Hank Aaron

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  • noun

Synonyms for Hank Aaron

United States professional baseball player who hit more home runs than Babe Ruth (born in 1934)

References in periodicals archive ?
Notes: A MANDATORY pre-bid conference shall be held at Hank Aaron Stadium, meeting in the Stadium Club, on Wednesday, February 10, 2016, at 10:30 AM local time.
1993 -- George Brett recorded his 200th stolen base in Kansas City's 5-4, 12-inning victory over Boston to join Willie Mays and Hank Aaron as the only players with 3,000 hits, 300 homers and 200 steals.
A-Rod is saying that the more he and his fellow players take steroids to get physically larger, Hank Aaron gets larger in stature or reputation.
Knowing Hank Aaron for as long as I have, I didn't hesitate to strike a deal.
For example, pieces in The Sporting News that feature such headlines as "In Midst of Uproar, Aaron Just Pays It Cool," "Touch of Class--HR Slugger Hank Aaron," and "Aaron Cool under Pressure of Assault on 714" hardly seem like hammering.
Spawned from the powerful bat of an aging slugger named Hank Aaron on July 20, 1976, it grew in stature over the years, surviving the occasional challenge and ruling over the record book even as other, lesser records fell.
CONTROVERSIAL San Francisco Giants slugger Barry Bonds hit the 755th home run of his career against the San Diego Padres to egual the all-time Major League record held by Hank Aaron for over 30 years.
Anybody but Barry Bonds," said longtime fan Tony Czarnecki of Canoga Park, as the San Francisco Giants slugger approached the record held by Hank Aaron.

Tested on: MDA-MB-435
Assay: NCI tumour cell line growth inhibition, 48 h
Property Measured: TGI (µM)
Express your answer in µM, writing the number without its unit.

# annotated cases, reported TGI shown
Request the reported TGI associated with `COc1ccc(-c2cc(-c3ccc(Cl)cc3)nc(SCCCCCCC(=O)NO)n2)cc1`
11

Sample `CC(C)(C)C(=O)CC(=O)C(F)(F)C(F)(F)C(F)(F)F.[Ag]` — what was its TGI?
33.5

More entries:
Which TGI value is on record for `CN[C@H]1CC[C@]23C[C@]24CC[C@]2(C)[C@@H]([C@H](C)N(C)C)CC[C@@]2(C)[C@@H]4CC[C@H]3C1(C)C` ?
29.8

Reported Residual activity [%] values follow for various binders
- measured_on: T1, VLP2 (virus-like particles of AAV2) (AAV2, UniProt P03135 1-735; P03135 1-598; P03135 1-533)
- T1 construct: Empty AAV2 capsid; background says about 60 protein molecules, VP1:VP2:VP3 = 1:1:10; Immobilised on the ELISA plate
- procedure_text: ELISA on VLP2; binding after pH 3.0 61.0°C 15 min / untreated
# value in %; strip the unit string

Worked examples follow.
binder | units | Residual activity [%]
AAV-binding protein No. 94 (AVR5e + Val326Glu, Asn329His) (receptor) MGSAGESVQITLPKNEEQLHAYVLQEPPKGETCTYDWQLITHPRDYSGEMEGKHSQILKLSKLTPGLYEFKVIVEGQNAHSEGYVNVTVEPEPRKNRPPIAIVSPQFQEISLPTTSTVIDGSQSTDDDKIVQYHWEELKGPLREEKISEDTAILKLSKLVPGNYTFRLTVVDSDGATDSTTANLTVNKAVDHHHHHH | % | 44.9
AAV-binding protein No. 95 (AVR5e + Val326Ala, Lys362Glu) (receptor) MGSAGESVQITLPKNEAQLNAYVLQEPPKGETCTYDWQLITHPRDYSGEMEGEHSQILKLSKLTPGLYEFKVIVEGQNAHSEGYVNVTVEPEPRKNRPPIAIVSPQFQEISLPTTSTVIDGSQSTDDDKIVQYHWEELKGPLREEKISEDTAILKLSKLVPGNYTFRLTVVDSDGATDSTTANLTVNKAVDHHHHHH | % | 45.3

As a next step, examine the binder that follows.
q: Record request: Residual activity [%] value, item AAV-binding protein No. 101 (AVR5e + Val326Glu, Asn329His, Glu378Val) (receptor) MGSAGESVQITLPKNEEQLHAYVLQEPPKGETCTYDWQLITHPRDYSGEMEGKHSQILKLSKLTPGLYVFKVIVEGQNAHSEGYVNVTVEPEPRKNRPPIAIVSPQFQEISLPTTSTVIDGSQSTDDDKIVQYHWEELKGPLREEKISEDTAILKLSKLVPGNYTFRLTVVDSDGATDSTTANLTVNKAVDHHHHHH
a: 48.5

1 Yeovil, 2 Paris St Germain, 3 Owais Shah, 4 None, 5 Hank Aaron
Bonds, the San Francisco Giants' slugging star, is chasing Babe Ruth and Hank Aaron to get to the top of the career home-run list, but Major League Baseball is chasing Bonds for suspected steroid use.
Soon players like Hank Aaron, Bob Gibson, and Willie Mays became the elite players in the game.
This second edition of "The Who, What, Where, When, and Why of American History" (1993) comprises 2,200 entries, from Hank Aaron to the Zimmermann Note of 1917.
Hank Aaron and the Home Run That Changed America by Tom Stanton William Morrow, April 2004 $23.
Mays was joined 19 months later by Hank Aaron, thus forming the only active 600-homer duo ever until Mays retired at the end of the 1973 season.
10 popcorn-and-peanuts preem for "Hardball" on the Paramount lot served as a benefit for the Hank Aaron Chasing the Dream Foundation, which helps at-risk youths flourish in subjects ranging from sports to music.